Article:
The Rudest Things You Can Do As A Neighbor During The Coronavirus Pandemic

Etiquette experts share faux pas to avoid in the time of social distancing and COVID-19.

As Americans practice social distancing to combat the COVID-19 pandemic, people are spending most of their time at home. Whether you’re in a crowded apartment building or a more spaced-out suburban area, this is a time to be especially mindful of neighbor etiquette.

“While it is always polite to consider how our actions may impact our neighbors, our behavior during a pandemic takes on increased importance,” Jodi R.R. Smith, president of Mannersmith Etiquette Consulting, told HuffPost. “When we are morally obligated to stay home, we have so many unknowns and our stress levels are on high alert. What would have been a mere annoyance easily escalates into a major event.”

During this time, it’s important to have a heightened awareness of what you’re doing and how it affects those around you. With that in mind, HuffPost asked Smith and other etiquette experts to break down some of the rude neighbor behavior people will want to be mindful of.

Keep scrolling for nine faux pas to avoid amid the coronavirus pandemic, as well as some guidance for good neighbor etiquette.

Disregarding Noise Levels

“Be aware of noise levels,” said Smith. “You might love to get up early and start your day with a Zoom Zumba class. Doing Zumba before dawn was fine when you went to the gym, but now that you are Zumba-ing at home, it may present a problem when your floor is someone else’s ceiling.”

Try to reduce the amount of noise you’re making, especially at very late and early hours. This applies to apartment buildings, as well as suburban homes.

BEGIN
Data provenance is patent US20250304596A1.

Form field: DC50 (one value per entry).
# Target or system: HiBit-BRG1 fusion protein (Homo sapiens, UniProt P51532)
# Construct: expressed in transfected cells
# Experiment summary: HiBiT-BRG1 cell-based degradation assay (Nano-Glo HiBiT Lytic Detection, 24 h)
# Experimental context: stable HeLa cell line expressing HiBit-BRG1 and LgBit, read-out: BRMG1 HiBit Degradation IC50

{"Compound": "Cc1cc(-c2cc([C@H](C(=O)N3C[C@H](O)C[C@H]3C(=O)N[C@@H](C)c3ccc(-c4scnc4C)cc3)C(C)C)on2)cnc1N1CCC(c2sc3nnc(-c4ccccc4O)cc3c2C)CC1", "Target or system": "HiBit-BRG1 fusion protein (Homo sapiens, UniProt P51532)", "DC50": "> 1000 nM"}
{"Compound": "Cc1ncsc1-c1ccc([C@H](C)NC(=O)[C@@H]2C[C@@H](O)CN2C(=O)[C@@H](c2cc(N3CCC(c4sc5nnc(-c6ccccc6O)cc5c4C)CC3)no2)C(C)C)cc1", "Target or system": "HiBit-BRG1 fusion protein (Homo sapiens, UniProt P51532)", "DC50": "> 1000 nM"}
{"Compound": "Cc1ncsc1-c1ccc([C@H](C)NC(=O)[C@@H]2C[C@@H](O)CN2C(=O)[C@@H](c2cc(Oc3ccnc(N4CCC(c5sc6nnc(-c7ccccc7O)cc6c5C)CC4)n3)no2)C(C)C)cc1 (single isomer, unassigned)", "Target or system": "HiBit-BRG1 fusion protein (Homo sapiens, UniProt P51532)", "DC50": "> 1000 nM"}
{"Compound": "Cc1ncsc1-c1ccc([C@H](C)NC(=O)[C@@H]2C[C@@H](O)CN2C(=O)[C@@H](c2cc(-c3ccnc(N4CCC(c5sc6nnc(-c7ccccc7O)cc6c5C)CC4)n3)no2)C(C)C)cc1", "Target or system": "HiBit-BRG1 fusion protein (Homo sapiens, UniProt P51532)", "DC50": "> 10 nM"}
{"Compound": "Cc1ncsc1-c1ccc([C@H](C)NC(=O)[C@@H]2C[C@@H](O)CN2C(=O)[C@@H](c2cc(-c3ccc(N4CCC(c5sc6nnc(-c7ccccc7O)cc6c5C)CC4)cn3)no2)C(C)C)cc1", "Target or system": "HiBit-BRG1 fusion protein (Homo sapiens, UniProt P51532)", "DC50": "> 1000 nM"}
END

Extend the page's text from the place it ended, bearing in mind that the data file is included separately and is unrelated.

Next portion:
“My boys are home from college and playing a lot of basketball. I make them stop by 8 p.m. because my neighbor can hear that constant hitting of the rim. The same goes for splashing in the pool. No splashing after a certain hour,” said Patricia Rossi, a civility expert, keynote speaker and author of “Everyday Etiquette.”

If you know your next-door neighbor has a newborn, try to be mindful of nap times and don’t send your children outside to run and play while they’re putting the baby down. If you like to blast music, make sure it’s off before bedtime.

Littering Used Gloves, Wipes And Masks

“Apparently there are some who still need reminding, littering during a pandemic is still littering,” said Smith.

Communities are reporting issues with discarded items like gloves appearing all over sidewalks and other neighborhood spaces. It’s important to safely dispose of such used items in trash cans.

“Apparently there are some who still need reminding, littering during a pandemic is still littering.”

- Smith

“Wipes in the markets along with used gloves and masks must be disposed of appropriately,” Smith noted. “In addition to rudely littering, there is a chance you are actively spreading germs to those passing by or certainly to those tasked with cleaning our streets and outdoor spaces.”

Disrespecting Personal Space

Neighbors should be mindful of each other’s space and adhere to public health guidelines about distance. This can be challenging, especially for people living in closer quarters like apartment buildings.

When you prepare to exit your apartment, peek into the hallway,” Smith said. “Be sure to give others a wide berth. You certainly can call out a warm greeting, but be sure you are the requisite six or more feet away even for the shortest of conversations.”

The same goes for elevators. Let your neighbors take elevator rides alone and don’t take offense if someone chooses to wait for a later one rather than join you.

“If you’re approaching the elevator at the same time as someone else, be vocal about why you’re going to wait for the next car,” said Elaine Swann, a lifestyle and etiquette expert founder of the Swann School of Protocol. “Just say, ‘Hey, I want to make sure we’re protecting each other, so I’m going to wait for the next car.’ Verbalizing that will bring about much more peace and convey concern, as opposed to giving a shifty-eyed look, stepping to the side and saying nothing at all.”

Hosting Gatherings

“Hosting parties, even small gatherings is definitely concerning at this time. Staying in, spending it with the people you live with, is simply good judgment and common sense from a health perspective,” said Diane Gottsman, national etiquette expert, author of “Modern Etiquette for a Better Life” and founder of The Protocol School of Texas.